Frederic Dupoux/Getty Images
Musician Wyclef Jean speaks to a crowd of supporters after submitting paperwork to run for president of Haiti.
Musician Wyclef Jean speaks to a crowd of supporters after submitting paperwork to run for president of Haiti. Frederic Dupoux/Getty Images
Marjorie Valbrun is a Haitian-American journalist.
It pains me to have to tell you this — especially in public. Particularly because it goes to the heart of someplace and something we both care deeply about. But I have to, because as much as I love you, I love Haiti more — so much so that I'm unwilling to put her fate in your hands.
So here goes. Wyclef you're making a big mistake. Running for president of Haiti is a bad idea. Bad for you and bad for Haiti.
Yes, over the years, your words and deeds on behalf of our beloved little island have been commendable. You've inspired legions of young Haitian people both here and back home. You've done the Lord's work with a zealot's commitment and a salesman's enthusiasm. We love you for it, we really do.
Who can forget the television images of you on the ground in Haiti just days after the earthquake, helping carry and bury battered bodies, going on the evening news to call for faster and better organized relief efforts?
I, for one, thank you on behalf of other Haitian-Americans who didn't have the means, the connections, the public platform, or the gumption to do what you did.
You have sung love songs for Haiti. Written poignant rap lyrics for her. Held her in a tender, rhapsodic embrace. Loved her when she seemed unloveable. Made people care about her. You had pride in her long before it became fashionable, and way before the earthquake. And even now, seven months later, you've kept her in the headlines and refused to let others forget her.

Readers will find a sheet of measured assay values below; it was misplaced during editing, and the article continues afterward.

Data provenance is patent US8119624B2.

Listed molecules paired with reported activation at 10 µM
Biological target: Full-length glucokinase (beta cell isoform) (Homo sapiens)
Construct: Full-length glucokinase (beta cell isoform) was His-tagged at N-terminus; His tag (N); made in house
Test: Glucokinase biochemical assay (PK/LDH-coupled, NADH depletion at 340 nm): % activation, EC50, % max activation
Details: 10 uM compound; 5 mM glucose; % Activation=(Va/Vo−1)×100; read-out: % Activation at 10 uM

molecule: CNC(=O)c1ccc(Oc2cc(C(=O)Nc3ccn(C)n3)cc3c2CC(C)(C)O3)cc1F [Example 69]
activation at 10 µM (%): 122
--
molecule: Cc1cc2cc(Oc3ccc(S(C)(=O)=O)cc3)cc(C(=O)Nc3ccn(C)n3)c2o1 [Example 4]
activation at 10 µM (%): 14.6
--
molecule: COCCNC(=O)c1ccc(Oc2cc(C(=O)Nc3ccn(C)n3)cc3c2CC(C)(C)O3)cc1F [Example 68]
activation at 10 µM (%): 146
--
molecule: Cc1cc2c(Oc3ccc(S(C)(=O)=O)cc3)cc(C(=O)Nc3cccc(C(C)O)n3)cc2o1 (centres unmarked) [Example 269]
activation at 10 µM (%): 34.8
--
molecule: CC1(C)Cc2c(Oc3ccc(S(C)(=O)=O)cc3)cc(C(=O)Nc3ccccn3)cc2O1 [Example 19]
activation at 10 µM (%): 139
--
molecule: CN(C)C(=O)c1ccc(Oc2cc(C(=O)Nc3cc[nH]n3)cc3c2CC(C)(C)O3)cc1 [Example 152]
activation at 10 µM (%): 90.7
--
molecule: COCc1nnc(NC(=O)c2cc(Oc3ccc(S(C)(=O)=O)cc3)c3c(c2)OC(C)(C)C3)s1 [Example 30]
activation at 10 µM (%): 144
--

But Wyclef, everything changed after the earth shook violently that awful January day. After the ground buckled and sent houses crashing and bodies crumpling; after the grief consumed us; after Haitians picked themselves up and went about the business of living again, we started thinking and asking ourselves: "What's next? How do we build a new and better Haiti?"
By "new" I mean different - radically different. Not the Haiti of inept, corrupt and unqualified leadership. Not the Haiti of starving masses and well-fed, indifferent elites. Not the Haiti that housed its people in flimsy shacks turned post-earthquake tombs. Not the Haiti of coups and kidnappings, stolen elections and political killings, and venal, contemptible politicians.
Now, more than ever, Haiti needs a highly educated and experienced technocrat who understands the intricacies of governing and diplomacy. Someone who can wage a successful civic education campaign and get different sectors of civil society all working on the same page and tamp down the country's cyclical social unrest. Someone who knows how to get things done and knows how to build schools, hospitals and neighborhoods, as well as sewer systems, electric grids and roads. Someone who can feed the people and give them jobs. Someone schooled in international affairs and who will be respected by the international community. Someone who can rebuild Haiti and ultimately restore its dignity.
Frankly, Wyclef, that someone is not you.
You're just not qualified. You're fame and hype but Haiti needs sure and steady. You have an entourage of "yes" men but Haiti needs an army of yeomen. You're a uniquely talented music man but Haiti desperately needs a credible statesman. And then there are your messy financial problems and the questionable accounting practices at your charitable foundation. It's too complicated to get into here, but it doesn't look good and will be a distraction throughout the campaign. Had you not built up so much goodwill over the years, your finances — both personal and professional — would have totally undermined your standing.
Your presence in the presidential campaign will not only diminish your brand, both at home and abroad, it will trivialize what should be a serious election focused on the hard work ahead.
I'm not questioning your sincerity or dismissing your art. After all you are the people's poet. But poets are not presidents, they're poets - and they have their place.
Wyclef, we feel you. We really do. We share your frustration with the lack of progress on the ground. We know you want better for Haiti. We do too.
But there are better people for the job. That's not to say you can't still keep doing your part. Your mic is a powerful tool, keep using it to inspire and to agitate.
But please, Wyclef, let someone else take the lead.